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How to stop sexual violence against women

Photo: The Guardian

*The debate on capital punishment for some classes of crimes in Nigeria has remained inconclusive. To successfully tackle the menace of sexual harassment and rape of women in Nigeria, capital punishment is actually not a bad idea

Soliudeen Balikis

According to a 2021 report by Amnesty International (AI), efforts by the government to stop the prevalence of sexual and gender-based violence in Nigeria have yielded little or no results.

Rape still persists at crisis levels with most survivors denied justice. In many instances, rapists avoid prosecution, and hundreds of rape cases are unreported due to pervasive corruption, stigma, and victim blaming.

Accurate statistics of sexual violence against women in Nigeria are difficult to come by, essentially because in our country, insensitivity, and the fear of stigma (or persecution) discourage targets of sexual violence from formalising the reports of incidents.

This reluctance, however, has only contributed to the rise in a culture of impunity on the part of the perpetrators.

According to the United Nations (UN), there were 11,200 reported rape cases in Nigeria in 2020.

The Lagos State Police Command has also confirmed that it recorded 111 sexual assault cases against women between April and June 2023.

Another report by the Women at Risk International Foundation has it that between 2012 and 2013, about 30 percent of women in Nigeria experienced one form of domestic violence or another.

Findings from a national survey carried out in 2014 on violence against children in Nigeria confirmed one in four females reported experiencing sexual violence in childhood with approximately 70 percent reporting more than one incident of sexual violence.

In the same study, it was found that 24.8 percent of females ages 18 to 24 years experienced sexual abuse prior to age 18 of which 5 percent sought help, with only 3.5 percent receiving any services.

However, many other findings have highlighted the prevalence of sexual violence and the fact that our society seems to be living in denial about the issue.

WARIF founder, Kemi DaSilva-Ibru, said, “33 percent of women and girls aged between 15 and 49 in Nigeria have experienced physical and or sexual abuse in their lifetime.”

The Amnesty Report titled: “Nigeria: A Harrowing Journey; Access to Justice for Women and Girls Survivors of Rape”, covers traumatic cases of sexual violence against women and girls, including a six-year-old and an 11-year-old who were attacked so viciously they died.

The report reveals how harmful cultural stereotypes, failures of law enforcement to investigate rape cases, toxic misogyny, and insufficient support for survivors, have created a culture of silence and impunity which continues to fail hundreds of women and girls every year.

The time to act is now. The culture of silence and tolerance towards the actions of sexual monsters must end now. A lot can be done to stem the tide. Our women should no longer exist for fear of being harassed by deranged psychopaths.

Here are a few suggestions on what we can do in Nigeria to make our society safer for our women and the girl child:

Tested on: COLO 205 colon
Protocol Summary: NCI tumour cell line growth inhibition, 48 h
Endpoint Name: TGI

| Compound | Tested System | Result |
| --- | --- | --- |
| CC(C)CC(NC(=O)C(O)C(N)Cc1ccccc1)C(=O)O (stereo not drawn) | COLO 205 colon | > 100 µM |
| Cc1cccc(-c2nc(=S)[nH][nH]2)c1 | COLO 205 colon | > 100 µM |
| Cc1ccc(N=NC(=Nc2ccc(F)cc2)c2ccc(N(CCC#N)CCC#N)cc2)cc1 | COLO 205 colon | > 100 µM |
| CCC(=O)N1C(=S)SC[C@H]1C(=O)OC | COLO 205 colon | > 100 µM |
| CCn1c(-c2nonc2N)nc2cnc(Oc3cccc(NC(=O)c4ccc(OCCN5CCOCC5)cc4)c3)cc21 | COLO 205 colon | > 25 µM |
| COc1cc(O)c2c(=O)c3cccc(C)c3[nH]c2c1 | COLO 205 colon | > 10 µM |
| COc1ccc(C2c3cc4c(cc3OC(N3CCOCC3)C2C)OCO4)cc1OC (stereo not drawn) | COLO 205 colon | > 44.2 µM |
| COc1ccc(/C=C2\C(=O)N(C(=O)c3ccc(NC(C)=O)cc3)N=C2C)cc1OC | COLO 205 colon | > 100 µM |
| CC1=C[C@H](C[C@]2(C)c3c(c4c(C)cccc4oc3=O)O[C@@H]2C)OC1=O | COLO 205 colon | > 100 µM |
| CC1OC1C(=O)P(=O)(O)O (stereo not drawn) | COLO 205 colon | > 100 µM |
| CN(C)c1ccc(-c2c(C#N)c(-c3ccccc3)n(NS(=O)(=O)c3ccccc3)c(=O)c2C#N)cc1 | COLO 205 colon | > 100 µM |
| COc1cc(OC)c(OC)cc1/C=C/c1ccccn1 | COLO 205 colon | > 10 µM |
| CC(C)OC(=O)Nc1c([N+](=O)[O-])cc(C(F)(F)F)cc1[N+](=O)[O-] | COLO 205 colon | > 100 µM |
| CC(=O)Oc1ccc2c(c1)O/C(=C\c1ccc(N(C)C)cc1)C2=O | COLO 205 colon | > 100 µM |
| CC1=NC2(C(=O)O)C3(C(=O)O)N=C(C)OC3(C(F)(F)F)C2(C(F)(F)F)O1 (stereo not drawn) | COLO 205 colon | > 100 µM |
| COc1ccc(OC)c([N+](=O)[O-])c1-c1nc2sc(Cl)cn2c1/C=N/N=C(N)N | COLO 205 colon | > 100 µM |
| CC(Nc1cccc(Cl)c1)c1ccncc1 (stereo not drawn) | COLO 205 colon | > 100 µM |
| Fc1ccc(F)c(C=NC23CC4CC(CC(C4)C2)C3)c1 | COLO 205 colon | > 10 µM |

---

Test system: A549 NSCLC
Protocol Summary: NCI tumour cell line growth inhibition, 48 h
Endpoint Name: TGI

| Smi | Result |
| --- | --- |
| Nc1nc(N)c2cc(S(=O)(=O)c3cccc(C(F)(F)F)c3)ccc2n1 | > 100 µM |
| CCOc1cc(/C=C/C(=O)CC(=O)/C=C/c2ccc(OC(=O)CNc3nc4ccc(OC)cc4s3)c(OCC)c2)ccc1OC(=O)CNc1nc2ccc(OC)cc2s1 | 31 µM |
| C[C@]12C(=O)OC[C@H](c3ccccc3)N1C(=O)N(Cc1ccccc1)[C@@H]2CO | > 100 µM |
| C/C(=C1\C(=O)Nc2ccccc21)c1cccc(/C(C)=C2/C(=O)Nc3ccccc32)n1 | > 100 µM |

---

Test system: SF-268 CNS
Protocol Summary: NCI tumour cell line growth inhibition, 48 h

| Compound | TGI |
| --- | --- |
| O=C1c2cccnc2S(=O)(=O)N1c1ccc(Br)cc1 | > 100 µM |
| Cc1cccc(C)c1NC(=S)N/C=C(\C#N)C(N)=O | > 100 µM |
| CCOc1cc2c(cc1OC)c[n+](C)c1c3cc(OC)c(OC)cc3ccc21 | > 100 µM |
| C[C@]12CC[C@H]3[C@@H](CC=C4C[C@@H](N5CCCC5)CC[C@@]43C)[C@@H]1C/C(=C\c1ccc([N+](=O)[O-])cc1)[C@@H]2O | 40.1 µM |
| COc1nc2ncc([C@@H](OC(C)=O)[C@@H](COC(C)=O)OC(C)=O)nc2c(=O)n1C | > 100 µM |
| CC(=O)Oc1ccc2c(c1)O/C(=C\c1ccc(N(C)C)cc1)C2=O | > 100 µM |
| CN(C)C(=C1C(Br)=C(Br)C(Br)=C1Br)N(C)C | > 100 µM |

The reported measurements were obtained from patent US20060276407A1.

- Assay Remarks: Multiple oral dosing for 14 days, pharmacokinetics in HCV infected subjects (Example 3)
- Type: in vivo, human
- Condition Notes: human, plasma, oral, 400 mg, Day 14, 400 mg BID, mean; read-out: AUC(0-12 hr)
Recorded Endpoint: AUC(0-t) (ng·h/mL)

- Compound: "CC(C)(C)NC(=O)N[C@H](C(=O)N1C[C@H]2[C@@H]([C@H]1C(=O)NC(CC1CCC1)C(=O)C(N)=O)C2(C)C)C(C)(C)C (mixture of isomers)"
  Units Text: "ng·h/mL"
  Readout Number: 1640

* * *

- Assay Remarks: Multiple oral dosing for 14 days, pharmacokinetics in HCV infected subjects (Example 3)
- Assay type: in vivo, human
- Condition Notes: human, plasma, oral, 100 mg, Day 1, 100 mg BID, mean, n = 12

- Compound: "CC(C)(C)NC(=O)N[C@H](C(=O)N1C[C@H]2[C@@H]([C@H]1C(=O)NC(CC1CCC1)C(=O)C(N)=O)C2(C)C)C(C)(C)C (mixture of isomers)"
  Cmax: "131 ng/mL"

Our courts must be more proactive and stringent in applying sanctions, as some of the verdicts, for the few that have been successfully prosecuted, appear ridiculous. Almost like a slap in the wrist of perpetrators.

The debate on capital punishment for some classes of crimes in Nigeria has remained inconclusive.

To successfully tackle the menace of sexual harassment and rape of women in Nigeria, capital punishment is actually not a bad idea.

Despite Nigeria’s international human rights obligation to enact, implement and monitor legislation addressing all forms of violence against women, women and girls continue to face discrimination in law and practice.

The definition of rape under the Criminal Code, which is applicable in the Southern part of Nigeria, and the Penal Code, which is applicable in Northern Nigeria, are both obsolete.

The Violence Against Persons Prohibition Act expanded the scope and definition of rape but was silent on consent.

Despite expanding the legal scope of the definition of rape the Violence Against Persons Prohibition Act and other laws have limited jurisdiction.

Even in states where the Act and other laws have been domesticated, there has been no intentional enforcement or implementation of the law. That has to stop.

Our society also needs to be alive to its responsibility. Parents, guardians, schools, community heads and religious leaders must all be involved in the fight against this menace.

Parents should be more cautious about the access they create around their girl child. Women should also be extremely watchful and don’t give any room for sexual prey.

A very simple advice to women is to never allow themselves to be caught in an extremely private place with a man that could make them vulnerable. It should be “trust nobody.”

The culture of silence should be eradicated. The girl child and women should be encouraged to speak out. Promotions against the stigmatisation of victims should be encouraged and supported.

A point of safe, protective, and comforting recourse must exist for victims of sexual violence to address their immediate needs as well as to enable them to summon the courage to pursue the ends of justice.

*Balikis, a woman and girl child rights activist, writes from Lagos. (Piece first published in The Punch)

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